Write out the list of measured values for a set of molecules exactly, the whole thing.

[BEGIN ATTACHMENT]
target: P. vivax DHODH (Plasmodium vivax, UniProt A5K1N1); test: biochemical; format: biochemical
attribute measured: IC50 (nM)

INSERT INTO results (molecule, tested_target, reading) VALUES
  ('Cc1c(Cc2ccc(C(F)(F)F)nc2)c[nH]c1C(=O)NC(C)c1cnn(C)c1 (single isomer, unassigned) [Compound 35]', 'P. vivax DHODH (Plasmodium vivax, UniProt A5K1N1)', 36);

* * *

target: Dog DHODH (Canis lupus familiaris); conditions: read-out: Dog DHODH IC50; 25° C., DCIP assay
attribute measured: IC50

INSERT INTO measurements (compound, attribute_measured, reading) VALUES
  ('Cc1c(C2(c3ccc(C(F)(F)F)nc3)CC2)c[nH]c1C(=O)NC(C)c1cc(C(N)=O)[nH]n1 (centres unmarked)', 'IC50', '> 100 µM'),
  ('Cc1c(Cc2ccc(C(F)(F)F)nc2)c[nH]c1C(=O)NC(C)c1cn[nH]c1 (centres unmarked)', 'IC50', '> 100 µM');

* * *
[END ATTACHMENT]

target: P. vivax DHODH (Plasmodium vivax, UniProt A5K1N1); test: biochemical; format: biochemical
attribute measured: IC50 (nM)

INSERT INTO results (molecule, tested_target, reading) VALUES
  ('Cc1c(Cc2ccc(C(F)(F)F)nc2)c[nH]c1C(=O)NC(C)c1cnn(C)c1 (single isomer, unassigned) [Compound 35]', 'P. vivax DHODH (Plasmodium vivax, UniProt A5K1N1)', 36);

* * *

target: Dog DHODH (Canis lupus familiaris); conditions: read-out: Dog DHODH IC50; 25° C., DCIP assay
attribute measured: IC50

INSERT INTO measurements (compound, attribute_measured, reading) VALUES
  ('Cc1c(C2(c3ccc(C(F)(F)F)nc3)CC2)c[nH]c1C(=O)NC(C)c1cc(C(N)=O)[nH]n1 (centres unmarked)', 'IC50', '> 100 µM'),
  ('Cc1c(Cc2ccc(C(F)(F)F)nc2)c[nH]c1C(=O)NC(C)c1cn[nH]c1 (centres unmarked)', 'IC50', '> 100 µM');

* * *